The News Courier in Athens, Alabama

September 28, 2013

Family, friends of shooting victim Brandon Hydrick to hold tribute

By Jean Cole

— One year ago today, Brandon Hydrick and his brother Ryan were lost in Limestone County in the early morning hours when a man, fearful of thieves, shot into their truck with a high-powered rifle.

The bullet pierced the cab and struck Brandon. He died in Ryan’s arms.

Today, Brandon’s family and friends are holding a hike and picnic to celebrate his life and love of nature. It will be held at 1:30 p.m. at the Land Trust’s Three Caves and held by the Huntsville Young Professionals. The public is invited.

“Brandon loved the outdoors and the Land Trust,” said Brandon’s girlfriend, Bronwen Murray. “In fact, their fundraiser, “Moon Over Three Caves,” was the last event he and I attended together before he was murdered.”

His life

Brandon, 26, of Athens, worked for Halo Monitoring in Huntsville, where he set up health-monitoring devices for the elderly and homebound. He had earned an associate degree, and planned to earn a bachelor’s degree in electrical engineering from the University of Alabama – Huntsville.

One of Brandon’s loves was soccer. His father Phillip, a soccer coach at Sparkman High School, taught all three of his children to play soccer at an early age.

“Brandon had been playing since he was four,” said his sister, Jessica Hydrick Nichols, following his death. “He was part of the Huntsville Men’s Soccer League.”

Another of Brandon’s loves was Bronwen, whom he knew for about a year. She learned to love the outdoors with him.

“Brandon was a true nature lover and was up for anything outdoors  — hiking, camping, soccer, running  — as long as it was in the great wide open,” Bronwen said. “While I had never camped before meeting Brandon, and didn't consider myself much of an outdoorsy person, after he introduced me to it, I found I really liked it. In particular, we loved camping and hiking on Piney Creek, which runs through my family's farm in Limestone County.”

She fell in love with his kindness and his sense of adventure.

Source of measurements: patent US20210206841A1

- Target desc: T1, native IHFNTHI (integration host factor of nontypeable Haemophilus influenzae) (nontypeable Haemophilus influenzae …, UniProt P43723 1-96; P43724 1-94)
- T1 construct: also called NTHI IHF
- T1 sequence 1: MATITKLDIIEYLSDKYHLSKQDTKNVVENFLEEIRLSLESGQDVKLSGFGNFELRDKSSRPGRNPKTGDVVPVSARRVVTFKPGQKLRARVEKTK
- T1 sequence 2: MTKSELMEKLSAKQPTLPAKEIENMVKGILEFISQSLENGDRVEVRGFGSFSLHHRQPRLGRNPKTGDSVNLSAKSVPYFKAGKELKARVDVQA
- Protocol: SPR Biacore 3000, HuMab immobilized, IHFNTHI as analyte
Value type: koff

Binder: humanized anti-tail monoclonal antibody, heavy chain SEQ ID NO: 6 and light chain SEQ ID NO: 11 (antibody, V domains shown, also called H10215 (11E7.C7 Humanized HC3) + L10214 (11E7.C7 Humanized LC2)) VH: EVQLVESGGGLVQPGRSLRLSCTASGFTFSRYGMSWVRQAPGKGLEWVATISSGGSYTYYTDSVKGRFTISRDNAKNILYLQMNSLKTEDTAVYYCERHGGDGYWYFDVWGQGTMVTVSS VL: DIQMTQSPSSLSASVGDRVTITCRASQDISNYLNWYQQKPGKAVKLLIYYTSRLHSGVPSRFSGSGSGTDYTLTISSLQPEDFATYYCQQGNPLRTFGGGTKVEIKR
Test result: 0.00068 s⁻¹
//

“I first felt like I was in love with him fairly early on, when we were on a movie date to Monaco (in Huntsville),” she said. “When we left the theater, it was cold outside and had started to rain. I made a sour face, so he took off his coat, wrapped me in it and cartwheeled down the steps outside the building into the rain. That was the type of person he was. Incredibly giving, kind and warm, and also the first to dive into any adventure.”

His death

Brandon and Ryan had attended a bonfire and marshmallow roast on property owned by family friends in the early morning hours of Sept. 29, 2012. When the gathering ended, they dropped off a friend at his campsite and started home. Unfamiliar with the area, the brothers got turned around and ended up on Fennell Lane, a dead-end road in the Belle Mina area of southern Limestone County.

Their sister, Jessica, said Ryan told her they had tried to use their cellphones to call for assistance but could not get any service.

Nearby on Fennell Road, Joel Moyers, 52, who was living in a trailer owned by his mother of Cullman, saw the truck in the dark early morning and thought it looked suspicious, Limestone County Sheriff Mike Blakely said the day of the shooting.

Worried about thefts in the area and thinking the men were up to no good, Moyers grabbed his high-powered rifle and went outside to follow the truck on foot, the sheriff said.

The truck, driven by Ryan, remained on Fennell Lane for about 10 minutes and then turned and came back in Moyers’ direction, the sheriff said. Moyers shined a flashlight and tried to get the occupants to stop so he could get a tag number, Blakely said.

Seeing the gun and feeling unsure of what Moyers wanted, Ryan sped away down the adjacent Fennell Road, Jessica said.

Moyers told investigators at the scene he then fired a “warning shot” into the air as the truck drove away.  However, a round hit the tailgate, pierced the cab and the seat, and then struck Brandon in the back, the sheriff said.

The Hydrick brothers were trying to find their way home when the nightmare unfolded. They were not thieves. 

What: Hike, picnic to celebrate Brandon Hydrick’s life

When: 1:30 p.m. Sunday, lasting about 2 hours

Where: Meet at the Land Trust parking lot

Who: Open to the public

Cost: Free

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